Let's now consider how these principles of learning, transfer, and testing apply to John Dewey's 'Sign of Rain' example.


Rules in a knowledge base, as far as their effective content goes, can be obtained by any mode of inference.

For example, a rule like:

  • Rule: B => A, Just Before it rains, the Air is cool,

is usually induced from a consideration of many past events, in a manner that can be rationally reconstructed as follows:

  • Case: C => B, In Certain events, it is just Before it rains,
  • Fact: C => A, In Certain events, the Air is cool,
  • Rule: B => A, Just Before it rains, the Air is cool.

However, the very same proposition could also be abduced as an explanation of a singular occurrence or deduced as a conclusion of a presumptive theory.


What is it that gives a distinctively inductive character to the acquisition of a knowledge base? It is evidently the 'analogy of experience' that underlies its useful application. Whenever we find ourselves prefacing an argument with the phrase 'If past experience is any guide …' then we can be sure that this principle has come into play. We are invoking an analogy between past experience, considered as a totality, and present experience, considered as a point of application. What we mean in practice is this: 'If past experience is a fair sample of possible experience, then the knowledge gained in it applies to present experience'. This is the mechanism that allows a knowledge base to be carried across gulfs of experience that are indifferent to the effective contents of its rules.

Here are the details of how this notion of transfer works out in the case of the 'Sign of Rain' example:

Let K(pres) be a portion of the reasoner's knowledge base that is logically equivalent to the conjunction of two rules, as follows:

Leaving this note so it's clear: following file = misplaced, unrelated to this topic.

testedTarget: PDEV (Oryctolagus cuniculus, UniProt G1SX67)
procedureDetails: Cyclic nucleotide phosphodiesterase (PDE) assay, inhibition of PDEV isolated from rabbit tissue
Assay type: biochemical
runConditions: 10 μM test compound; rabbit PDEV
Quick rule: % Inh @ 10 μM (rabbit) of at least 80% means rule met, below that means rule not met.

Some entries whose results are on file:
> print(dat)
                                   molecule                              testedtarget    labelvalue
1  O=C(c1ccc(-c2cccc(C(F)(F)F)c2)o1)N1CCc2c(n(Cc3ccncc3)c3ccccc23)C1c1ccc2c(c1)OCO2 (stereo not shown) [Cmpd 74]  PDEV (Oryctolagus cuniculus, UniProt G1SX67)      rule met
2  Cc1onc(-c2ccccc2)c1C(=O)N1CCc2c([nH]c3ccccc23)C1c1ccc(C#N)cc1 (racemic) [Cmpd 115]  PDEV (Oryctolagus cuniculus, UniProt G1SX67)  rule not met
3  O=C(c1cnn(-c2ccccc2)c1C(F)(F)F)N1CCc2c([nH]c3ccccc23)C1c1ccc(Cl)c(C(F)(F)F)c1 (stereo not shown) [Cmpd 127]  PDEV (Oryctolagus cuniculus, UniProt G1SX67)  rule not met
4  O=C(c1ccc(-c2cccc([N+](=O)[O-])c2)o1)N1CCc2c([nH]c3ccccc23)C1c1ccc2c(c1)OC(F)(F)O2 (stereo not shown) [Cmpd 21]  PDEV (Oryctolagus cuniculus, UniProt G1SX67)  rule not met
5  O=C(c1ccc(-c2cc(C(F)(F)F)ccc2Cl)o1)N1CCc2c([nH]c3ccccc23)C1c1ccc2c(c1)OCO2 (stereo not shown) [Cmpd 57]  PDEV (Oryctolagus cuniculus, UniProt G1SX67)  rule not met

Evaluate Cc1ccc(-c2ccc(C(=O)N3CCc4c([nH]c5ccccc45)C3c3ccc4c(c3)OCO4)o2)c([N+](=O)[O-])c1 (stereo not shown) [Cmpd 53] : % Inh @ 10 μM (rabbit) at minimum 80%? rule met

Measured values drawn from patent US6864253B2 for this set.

• K(pres) = (B => A) and (B => D).

K(pres) is the present knowledge base, expressed in the form of a logical constraint on the present universe of discourse.

It is convenient to have the option of expressing all logical statements in terms of their logical models, that is, in terms of the primitive circumstances or the elements of experience over which they hold true.

  • Let E(past) be the chosen set of experiences, or the circumstances that we have in mind when we refer to 'past experience'.
  • Let E(poss) be the collective set of experiences, or the projective total of possible circumstances.
  • Let E(pres) be the present experience, or the circumstances that are present to the reasoner at the current moment.

If we think of the knowledge base K(pres) as referring to the 'regime of experience' over which it is valid, then all of these sets of models can be compared by the simple relations of set inclusion or logical implication.

Figure 5 schematizes this way of viewing the 'analogy of experience'.

|                                                           |